For me there are a few other reasons why I don’t think we’d have gotten together. I don’t think we would have gotten together simply because many years ago when I was still ‘in the faith’, I was a much different person than I am now. My partner values honesty and genuineness in a companion; at the time, I was not living my life as the person I believe I really am. As I’ve written before, I was always trying to be a Christian Scientist, because that’s what I thought I should be. I’ve come to realize that it’s not at all who I really am. Since I’ve left Christian Science, I feel as if I’ve never lived my life more honestly than I do now. I acknowledge reality–the good parts, and the ugly ones. I grieve. I get angry. I even hate things sometimes. It’s all part of being human. Christian Science forces you into a lie that says “everything is good, since God created it.” Let me tell you, every word of that statement is a lie. Christian Science itself is a lie. Trying to live Christian Science is living a lie.

So, life continues anew for me, and it’s very good! Yes, sometimes it’s challenging and stressful, but that’s what life is. It’s good, and it’s bad. Only someone else who’s escaped Christian Science could fully understand how liberating it is to simply acknowledge that there’s bad and evil in this world in addition to the good. I know it sounds weird, but it is liberating. Honesty is liberating.


6 thoughts on “A new post

  1. Nice to see you back. I’m still expanding my understanding of the affects of growing up in CS, and my husband has grown in his understanding of what that means as I’ve grown in mine. Sometimes a bit of a memory will come back to me and I’ll realize how strange and different it was, though it seemed normal at the time. Thanks for your post.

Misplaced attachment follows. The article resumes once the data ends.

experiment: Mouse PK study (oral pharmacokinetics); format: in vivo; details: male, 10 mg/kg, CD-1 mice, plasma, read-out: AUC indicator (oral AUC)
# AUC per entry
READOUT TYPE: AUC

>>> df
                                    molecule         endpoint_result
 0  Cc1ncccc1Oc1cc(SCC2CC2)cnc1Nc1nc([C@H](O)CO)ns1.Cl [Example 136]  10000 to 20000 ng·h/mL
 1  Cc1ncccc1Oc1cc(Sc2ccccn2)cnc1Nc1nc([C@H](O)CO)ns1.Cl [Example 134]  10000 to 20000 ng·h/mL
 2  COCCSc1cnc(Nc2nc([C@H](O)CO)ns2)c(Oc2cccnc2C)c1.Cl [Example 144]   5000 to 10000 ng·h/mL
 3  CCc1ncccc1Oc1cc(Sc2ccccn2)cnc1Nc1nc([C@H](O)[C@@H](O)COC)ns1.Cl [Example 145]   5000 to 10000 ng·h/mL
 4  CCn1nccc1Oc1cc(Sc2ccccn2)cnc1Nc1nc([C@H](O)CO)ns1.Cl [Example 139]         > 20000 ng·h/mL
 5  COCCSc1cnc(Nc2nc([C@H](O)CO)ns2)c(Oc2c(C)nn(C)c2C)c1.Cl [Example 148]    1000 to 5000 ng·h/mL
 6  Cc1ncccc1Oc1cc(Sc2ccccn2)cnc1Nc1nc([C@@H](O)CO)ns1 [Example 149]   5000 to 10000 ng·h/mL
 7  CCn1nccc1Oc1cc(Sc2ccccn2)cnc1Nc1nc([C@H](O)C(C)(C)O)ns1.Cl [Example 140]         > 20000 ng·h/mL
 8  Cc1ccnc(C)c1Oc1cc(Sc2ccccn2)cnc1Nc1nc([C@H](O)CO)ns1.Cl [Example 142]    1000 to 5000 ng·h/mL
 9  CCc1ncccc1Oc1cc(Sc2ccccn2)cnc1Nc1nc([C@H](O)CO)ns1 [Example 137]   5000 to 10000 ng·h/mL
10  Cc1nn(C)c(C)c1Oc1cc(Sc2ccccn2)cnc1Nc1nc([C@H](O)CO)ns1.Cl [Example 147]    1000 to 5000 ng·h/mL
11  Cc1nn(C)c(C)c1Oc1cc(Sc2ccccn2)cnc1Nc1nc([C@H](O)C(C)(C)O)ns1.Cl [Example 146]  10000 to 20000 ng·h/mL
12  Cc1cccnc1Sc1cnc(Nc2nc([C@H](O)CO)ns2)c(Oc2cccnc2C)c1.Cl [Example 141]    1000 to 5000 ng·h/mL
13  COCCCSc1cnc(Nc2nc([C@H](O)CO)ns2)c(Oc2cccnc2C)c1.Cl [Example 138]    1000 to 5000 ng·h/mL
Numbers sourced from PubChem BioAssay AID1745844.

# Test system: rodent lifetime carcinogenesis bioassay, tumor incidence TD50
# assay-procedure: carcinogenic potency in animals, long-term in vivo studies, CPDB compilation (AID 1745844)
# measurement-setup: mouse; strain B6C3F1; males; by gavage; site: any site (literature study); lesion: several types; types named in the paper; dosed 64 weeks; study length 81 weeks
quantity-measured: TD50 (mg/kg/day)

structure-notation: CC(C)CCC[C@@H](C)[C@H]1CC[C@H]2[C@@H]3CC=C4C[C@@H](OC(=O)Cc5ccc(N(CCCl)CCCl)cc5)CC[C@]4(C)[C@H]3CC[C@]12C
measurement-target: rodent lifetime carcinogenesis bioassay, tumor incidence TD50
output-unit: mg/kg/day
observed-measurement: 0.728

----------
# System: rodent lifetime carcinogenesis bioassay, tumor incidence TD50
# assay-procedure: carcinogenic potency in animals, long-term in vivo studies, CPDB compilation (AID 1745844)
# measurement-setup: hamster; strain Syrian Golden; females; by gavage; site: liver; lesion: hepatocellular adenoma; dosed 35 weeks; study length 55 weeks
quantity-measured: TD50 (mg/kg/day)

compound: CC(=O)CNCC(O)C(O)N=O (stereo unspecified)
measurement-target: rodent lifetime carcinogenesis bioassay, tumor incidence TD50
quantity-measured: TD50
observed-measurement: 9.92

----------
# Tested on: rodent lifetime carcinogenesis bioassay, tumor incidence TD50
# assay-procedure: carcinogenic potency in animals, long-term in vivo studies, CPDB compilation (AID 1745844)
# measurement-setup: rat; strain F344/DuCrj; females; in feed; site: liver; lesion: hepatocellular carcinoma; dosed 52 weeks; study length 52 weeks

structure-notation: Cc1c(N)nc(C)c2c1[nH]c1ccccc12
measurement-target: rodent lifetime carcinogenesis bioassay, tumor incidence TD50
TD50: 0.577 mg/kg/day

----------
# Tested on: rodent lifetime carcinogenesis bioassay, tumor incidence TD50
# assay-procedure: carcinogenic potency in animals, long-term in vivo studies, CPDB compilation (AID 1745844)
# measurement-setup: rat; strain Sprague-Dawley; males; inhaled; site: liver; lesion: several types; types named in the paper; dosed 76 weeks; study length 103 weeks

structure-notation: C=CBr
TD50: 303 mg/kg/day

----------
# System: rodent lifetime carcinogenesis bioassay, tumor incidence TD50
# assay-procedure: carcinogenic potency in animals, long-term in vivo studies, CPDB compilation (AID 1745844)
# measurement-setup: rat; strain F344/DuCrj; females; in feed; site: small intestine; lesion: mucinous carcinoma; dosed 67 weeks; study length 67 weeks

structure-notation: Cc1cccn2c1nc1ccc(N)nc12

• Thank you! It’s interesting trying to help a non-CS partner understand some of the ‘weirdness’ that is part of who you are. I’ve found the book ‘fathermothergod’ by Lucia Greenhouse to be a good one to offer the non-CS person. My partner somewhat ‘gets it’ now…well, as much as she ever will. She will always think it’s the craziest thing she’s ever encountered.

  2. Great post! You point out well how quickly we lose our audience if we try to explain CS to the unitiated. When I left CS, I dated ( and eventually married) a MD. Being a kind man, he listened silently while I did my best to explain how I grew up and what CS “meant”. Months later, he shared with me his initial reaction: dumbfounded. He was without words for ages because he could not fathom how ANYONE could believe such nonsense that defied science, logic and the practical world. Sometimes I wonder if that is why I don’t speak up against CS more publicly. Perhaps there is a part of me that feels shame for believing.

    • I often have to remind myself, when I marvel at how people can believe in the truly crazy stuff that Mormons or Scientologists believe in (or most other religions for that matter), that I once believed in some truly weird shit. I think for me, my reticence sometimes in speaking up (non anonymously) against Christian Science stems from a simple lack of desire to try to explain the truly bat-shit crazy stuff. To me, it’s like describing colour to someone who’s been blind from birth.